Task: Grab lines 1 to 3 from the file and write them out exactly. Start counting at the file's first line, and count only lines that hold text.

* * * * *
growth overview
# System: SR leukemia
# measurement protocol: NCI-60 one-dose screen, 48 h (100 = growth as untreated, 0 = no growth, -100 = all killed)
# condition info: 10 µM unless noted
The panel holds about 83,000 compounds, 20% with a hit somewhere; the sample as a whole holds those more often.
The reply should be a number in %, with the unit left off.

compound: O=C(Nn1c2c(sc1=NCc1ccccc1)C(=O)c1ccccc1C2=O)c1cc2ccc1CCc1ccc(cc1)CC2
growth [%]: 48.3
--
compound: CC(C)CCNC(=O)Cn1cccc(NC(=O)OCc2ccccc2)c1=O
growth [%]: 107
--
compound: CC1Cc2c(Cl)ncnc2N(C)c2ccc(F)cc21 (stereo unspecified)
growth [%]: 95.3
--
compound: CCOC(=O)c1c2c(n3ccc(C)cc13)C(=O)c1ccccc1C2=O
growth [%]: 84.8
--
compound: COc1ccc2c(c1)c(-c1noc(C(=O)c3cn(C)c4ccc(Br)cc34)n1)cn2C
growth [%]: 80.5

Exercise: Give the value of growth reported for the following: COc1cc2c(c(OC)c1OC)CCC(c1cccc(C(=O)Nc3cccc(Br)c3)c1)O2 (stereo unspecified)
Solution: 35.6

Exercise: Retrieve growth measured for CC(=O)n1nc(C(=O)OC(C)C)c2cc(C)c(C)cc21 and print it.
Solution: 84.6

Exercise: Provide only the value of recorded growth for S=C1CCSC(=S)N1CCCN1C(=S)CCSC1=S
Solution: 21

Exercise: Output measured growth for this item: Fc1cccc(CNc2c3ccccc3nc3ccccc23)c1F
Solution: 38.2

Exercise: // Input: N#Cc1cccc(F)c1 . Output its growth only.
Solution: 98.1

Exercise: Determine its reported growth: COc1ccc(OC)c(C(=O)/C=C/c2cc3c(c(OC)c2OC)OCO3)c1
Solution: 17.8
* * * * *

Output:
growth overview
# System: SR leukemia
# measurement protocol: NCI-60 one-dose screen, 48 h (100 = growth as untreated, 0 = no growth, -100 = all killed)